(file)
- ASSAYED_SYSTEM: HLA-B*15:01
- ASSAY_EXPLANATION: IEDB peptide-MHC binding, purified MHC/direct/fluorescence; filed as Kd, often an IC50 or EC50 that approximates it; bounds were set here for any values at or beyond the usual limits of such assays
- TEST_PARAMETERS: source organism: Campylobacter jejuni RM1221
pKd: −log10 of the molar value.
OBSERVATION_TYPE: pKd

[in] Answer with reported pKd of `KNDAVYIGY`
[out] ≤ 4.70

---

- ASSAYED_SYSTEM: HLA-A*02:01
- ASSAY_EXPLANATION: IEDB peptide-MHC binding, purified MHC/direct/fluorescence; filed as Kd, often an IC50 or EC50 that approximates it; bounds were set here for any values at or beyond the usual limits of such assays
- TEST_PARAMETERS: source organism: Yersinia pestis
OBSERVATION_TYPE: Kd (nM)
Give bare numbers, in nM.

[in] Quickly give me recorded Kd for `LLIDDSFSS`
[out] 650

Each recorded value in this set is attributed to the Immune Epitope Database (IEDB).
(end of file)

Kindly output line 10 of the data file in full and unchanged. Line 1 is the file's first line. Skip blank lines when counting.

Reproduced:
- ASSAY_EXPLANATION: IEDB peptide-MHC binding, purified MHC/direct/fluorescence; filed as Kd, often an IC50 or EC50 that approximates it; bounds were set here for any values at or beyond the usual limits of such assays